Currently, my sister in law has power of attorney for my father in law who lives with me. We need to change this power of attorney over to my husband and myself as we have been my father in laws full time care takes for the last 2 1/2 years and his health is declining. My sister in law is one that you can never get a hold of or takes weeks to respond and as we are working with my father in law for his health care, more and more it's getting harder because we are not permitted to talk for him unless he gives permission, which he does, but we don't know how much longer he will be competent enough to do that. Does a POA need to be registered and filed and does it need to be done through a lawyer? My FIL will NOT leave the house for anything but Dr's appts any more so just trying to understand
I ran out of room above. There won't be any problems from my sister in law with us taking POA but, would we need to somehow cancel her's so we can take over, and have first choice or first rights or what ever it's called? Basically, we need to be able to take control of my father in laws health care as if he were our minor child and I need to find out how I do that.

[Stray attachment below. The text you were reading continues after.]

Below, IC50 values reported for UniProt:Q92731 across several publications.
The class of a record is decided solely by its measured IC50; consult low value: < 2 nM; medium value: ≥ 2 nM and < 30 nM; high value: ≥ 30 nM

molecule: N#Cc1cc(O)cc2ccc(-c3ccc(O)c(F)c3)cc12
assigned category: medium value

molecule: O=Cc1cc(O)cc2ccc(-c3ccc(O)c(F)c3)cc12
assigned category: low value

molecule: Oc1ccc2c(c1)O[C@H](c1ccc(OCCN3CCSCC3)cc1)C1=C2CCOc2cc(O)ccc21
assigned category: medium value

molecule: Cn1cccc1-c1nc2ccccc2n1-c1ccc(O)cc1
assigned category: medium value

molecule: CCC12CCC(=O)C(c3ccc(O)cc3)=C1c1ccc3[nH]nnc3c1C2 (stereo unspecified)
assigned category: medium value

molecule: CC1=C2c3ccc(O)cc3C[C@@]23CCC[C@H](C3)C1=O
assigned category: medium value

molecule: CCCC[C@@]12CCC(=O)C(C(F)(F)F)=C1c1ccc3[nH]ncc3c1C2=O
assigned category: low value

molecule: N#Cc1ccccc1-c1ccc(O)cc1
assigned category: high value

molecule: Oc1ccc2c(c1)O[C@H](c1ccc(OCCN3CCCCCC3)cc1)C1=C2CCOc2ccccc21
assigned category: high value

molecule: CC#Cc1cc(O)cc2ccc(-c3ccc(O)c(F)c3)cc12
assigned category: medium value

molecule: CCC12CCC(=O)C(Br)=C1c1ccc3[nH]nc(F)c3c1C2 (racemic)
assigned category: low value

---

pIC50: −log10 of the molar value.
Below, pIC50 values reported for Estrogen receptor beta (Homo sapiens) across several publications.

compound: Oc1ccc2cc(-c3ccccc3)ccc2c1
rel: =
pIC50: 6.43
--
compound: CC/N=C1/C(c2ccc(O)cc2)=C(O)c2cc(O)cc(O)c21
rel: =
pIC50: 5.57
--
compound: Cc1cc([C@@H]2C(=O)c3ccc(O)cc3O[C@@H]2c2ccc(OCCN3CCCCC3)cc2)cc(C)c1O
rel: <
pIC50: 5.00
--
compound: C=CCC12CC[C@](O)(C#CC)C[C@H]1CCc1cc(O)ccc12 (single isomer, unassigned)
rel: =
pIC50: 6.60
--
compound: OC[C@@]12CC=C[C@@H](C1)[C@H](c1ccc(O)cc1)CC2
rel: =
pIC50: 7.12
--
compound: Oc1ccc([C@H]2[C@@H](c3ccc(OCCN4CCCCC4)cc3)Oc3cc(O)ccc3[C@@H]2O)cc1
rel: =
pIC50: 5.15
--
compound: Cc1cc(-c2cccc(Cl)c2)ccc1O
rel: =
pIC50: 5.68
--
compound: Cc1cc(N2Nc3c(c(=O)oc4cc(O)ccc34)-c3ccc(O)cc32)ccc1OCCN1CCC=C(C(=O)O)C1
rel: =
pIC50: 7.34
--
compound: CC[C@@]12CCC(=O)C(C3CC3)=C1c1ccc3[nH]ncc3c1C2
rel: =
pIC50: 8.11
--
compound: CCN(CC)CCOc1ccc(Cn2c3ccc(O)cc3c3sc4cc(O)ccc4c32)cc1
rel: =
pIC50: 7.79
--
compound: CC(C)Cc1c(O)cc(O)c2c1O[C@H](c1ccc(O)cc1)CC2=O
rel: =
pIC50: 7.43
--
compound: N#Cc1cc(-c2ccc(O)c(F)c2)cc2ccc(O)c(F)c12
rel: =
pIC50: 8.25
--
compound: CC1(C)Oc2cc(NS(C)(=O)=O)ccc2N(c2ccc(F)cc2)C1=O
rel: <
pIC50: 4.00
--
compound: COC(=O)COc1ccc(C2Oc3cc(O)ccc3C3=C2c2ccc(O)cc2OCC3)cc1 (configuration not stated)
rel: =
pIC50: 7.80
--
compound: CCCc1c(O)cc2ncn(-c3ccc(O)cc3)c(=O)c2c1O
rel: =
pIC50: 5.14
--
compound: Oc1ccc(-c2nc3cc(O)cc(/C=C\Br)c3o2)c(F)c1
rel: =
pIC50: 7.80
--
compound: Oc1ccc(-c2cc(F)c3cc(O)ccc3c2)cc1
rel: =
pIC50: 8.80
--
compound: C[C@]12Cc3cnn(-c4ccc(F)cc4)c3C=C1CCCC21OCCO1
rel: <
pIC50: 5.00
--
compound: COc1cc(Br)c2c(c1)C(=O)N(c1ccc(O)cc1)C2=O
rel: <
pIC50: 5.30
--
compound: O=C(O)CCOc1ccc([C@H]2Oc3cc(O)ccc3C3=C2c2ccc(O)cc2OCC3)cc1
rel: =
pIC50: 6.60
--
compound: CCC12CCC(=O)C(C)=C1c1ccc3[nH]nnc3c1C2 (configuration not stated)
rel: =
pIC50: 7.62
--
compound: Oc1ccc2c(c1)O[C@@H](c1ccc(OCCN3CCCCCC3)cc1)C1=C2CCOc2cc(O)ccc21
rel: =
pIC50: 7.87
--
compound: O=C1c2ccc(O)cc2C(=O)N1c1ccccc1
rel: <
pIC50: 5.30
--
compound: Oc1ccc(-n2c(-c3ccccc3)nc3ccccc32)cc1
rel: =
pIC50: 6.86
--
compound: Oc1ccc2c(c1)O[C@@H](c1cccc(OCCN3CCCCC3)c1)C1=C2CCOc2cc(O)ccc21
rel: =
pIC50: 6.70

If you father in law is still lucid and mentally competent he can revoke the previouse poa and make a new one. At the same time he should also give you a healthcare surrogate appointment so that you can make health care decisions when he is unable. So, you need (1) written revocation of existing poa; (2) new durable power of attorney; and (3) healthcare surrogate appointment. These are written documents that are witnessed and notarized. Call an attorney who does wills and estates and the attorney can prepare the documents. Most attorneys do not do house calls, but you might be able to coordinate a visit to the lawyer's office when you are taking your father in law to the doctor's office.
Estate Planning Attorney
I agree with Mr. Byrd's response. In addtion to his response, however, an attorney is not necessary but is strongly recommended. Many times when people complete documents such as POAs on their own, mistakes are made and often come back to haunt them. Keep in mind there are different POAs. In Florida, there is Durable Power of Attorney which would provide power to you when your father in law is incapacitated (not of sound mind) as well as capacitated. A Springing Power of Attorney would provide power to you only in times when your father in law is incapacitated. In order to execute the correct Power of Attorney, certain and specific language needs to be included.